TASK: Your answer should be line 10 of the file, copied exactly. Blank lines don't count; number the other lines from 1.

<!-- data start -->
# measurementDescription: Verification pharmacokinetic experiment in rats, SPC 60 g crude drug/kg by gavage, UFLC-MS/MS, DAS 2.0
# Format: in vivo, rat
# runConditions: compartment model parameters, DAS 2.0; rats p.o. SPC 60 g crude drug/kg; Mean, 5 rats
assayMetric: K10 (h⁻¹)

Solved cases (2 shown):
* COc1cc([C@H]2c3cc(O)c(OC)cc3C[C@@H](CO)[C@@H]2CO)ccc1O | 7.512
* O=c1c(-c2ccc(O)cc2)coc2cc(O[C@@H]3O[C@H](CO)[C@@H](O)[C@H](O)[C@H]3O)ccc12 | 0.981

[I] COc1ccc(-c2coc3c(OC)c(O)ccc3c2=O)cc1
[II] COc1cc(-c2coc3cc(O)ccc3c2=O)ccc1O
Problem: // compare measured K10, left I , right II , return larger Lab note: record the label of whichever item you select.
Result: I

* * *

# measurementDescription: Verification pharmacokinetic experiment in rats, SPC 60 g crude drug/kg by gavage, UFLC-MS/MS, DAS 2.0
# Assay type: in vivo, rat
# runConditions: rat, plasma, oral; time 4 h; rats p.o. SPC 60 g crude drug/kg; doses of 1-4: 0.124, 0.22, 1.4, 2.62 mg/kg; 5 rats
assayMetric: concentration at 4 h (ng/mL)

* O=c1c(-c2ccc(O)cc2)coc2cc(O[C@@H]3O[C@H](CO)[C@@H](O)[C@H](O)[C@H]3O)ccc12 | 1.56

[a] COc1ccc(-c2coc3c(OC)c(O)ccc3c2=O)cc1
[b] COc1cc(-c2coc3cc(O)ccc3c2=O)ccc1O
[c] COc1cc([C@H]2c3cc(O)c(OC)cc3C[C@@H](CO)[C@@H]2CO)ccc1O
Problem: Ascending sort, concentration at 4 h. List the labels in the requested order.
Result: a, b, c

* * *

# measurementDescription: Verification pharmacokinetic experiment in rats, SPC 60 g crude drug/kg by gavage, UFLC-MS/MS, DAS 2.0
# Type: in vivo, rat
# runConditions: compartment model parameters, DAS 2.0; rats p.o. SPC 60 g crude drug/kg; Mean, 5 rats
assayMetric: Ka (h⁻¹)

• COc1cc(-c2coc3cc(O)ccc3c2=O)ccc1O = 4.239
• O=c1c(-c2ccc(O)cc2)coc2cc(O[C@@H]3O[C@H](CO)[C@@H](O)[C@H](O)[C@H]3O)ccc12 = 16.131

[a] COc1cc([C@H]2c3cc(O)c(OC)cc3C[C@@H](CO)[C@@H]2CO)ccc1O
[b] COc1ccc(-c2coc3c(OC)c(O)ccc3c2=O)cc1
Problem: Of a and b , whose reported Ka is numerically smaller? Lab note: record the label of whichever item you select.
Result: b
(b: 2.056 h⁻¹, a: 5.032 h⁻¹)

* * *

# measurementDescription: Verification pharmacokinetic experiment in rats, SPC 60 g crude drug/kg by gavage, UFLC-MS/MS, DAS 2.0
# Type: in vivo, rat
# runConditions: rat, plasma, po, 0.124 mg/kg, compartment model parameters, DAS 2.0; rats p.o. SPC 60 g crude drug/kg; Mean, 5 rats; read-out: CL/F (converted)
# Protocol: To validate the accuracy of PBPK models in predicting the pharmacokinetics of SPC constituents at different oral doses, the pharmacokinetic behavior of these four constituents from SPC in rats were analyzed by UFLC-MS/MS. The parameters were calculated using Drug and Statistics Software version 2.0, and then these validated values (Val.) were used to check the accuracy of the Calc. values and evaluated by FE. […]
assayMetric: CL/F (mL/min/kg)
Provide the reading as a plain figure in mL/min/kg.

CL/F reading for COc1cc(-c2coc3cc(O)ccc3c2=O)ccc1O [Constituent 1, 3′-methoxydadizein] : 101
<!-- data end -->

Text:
Problem: // compare measured K10, left I , right II , return larger Lab note: record the label of whichever item you select.